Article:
Mostly because I’m trained in “The Sciences” I’m very sensitive to overreaching by anyone involved with research, and especially to claims that sound like certainty to the general public. Global warming is just one of those topics where the good ol’ John Q. thinks that some unidentifiable scientist (the ‘they’ in “they say that…”) knows what he’s talking about. Nutrition is another.
Found an article online that actually calls out some of these claims a myths, and found it in the most unlikely of places, the N.Y. Times:
Last winter came the news that a low-fat diet, long believed to protect against breast cancer, may do no such thing — this from the monumental, federally financed Women’s Health Initiative, which has also found no link between a low-fat diet and rates of coronary disease. The year before we learned that dietary fiber might not, as we had been confidently told, help prevent colon cancer. Just last fall two prestigious studies on omega-3 fats published at the same time presented us with strikingly different conclusions.
The writer, Michael Pollan, goes on to explain the reasons for this:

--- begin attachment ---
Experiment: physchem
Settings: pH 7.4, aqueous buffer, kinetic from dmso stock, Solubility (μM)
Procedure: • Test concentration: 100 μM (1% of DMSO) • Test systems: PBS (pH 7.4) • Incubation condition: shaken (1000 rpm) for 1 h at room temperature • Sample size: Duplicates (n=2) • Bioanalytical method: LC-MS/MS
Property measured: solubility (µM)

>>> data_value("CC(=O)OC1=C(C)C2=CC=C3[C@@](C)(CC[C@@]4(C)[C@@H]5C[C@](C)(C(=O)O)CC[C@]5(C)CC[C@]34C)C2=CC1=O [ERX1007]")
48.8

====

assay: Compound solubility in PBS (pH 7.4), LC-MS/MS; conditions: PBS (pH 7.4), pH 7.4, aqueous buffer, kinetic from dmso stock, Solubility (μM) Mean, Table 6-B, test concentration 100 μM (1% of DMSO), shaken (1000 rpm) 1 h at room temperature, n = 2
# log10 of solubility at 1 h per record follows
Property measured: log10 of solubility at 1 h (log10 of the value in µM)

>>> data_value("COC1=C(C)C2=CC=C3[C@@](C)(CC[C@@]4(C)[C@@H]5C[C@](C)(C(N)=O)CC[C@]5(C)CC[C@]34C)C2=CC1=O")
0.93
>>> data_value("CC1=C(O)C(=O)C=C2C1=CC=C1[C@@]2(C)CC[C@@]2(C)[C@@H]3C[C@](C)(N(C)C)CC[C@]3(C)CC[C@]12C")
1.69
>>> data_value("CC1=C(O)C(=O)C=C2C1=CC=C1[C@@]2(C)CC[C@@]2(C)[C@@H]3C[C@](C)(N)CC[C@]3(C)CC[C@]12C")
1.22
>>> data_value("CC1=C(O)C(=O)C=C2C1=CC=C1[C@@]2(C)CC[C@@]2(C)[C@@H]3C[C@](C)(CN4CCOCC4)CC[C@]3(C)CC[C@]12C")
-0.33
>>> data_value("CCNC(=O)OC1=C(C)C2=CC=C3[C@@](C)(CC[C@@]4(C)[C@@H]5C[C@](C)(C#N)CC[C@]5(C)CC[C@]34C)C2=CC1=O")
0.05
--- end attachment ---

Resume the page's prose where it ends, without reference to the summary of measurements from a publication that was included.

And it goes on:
The story of how the most basic questions about what to eat ever got so complicated reveals a great deal about the institutional imperatives of the food industry, nutritional science and — ahem — journalism, three parties that stand to gain much from widespread confusion surrounding what is, after all, the most elemental question an omnivore confronts. Humans deciding what to eat without expert help — something they have been doing with notable success since coming down out of the trees — is seriously unprofitable if you’re a food company, distinctly risky if you’re a nutritionist and just plain boring if you’re a newspaper editor or journalist.
Well, that’s not conclusive, perhaps. But it does make more than a little sense.
Thirty years ago the McGovern Select Senate Committee on Nutrition came out with its famous recommendations to reduce our intake of saturated fats. The results is demonstrably an obesity epidemic in this country. Pollan’s recommendations; eat food. Eat foods that your grandmother would recognize as foods. Especially avoid food products containing ingredients that are a) unfamiliar, b) unpronounceable c) more than five in number (those are signs that what your looking at is heavily processed). There’s more advice, but the big one is still, eat less.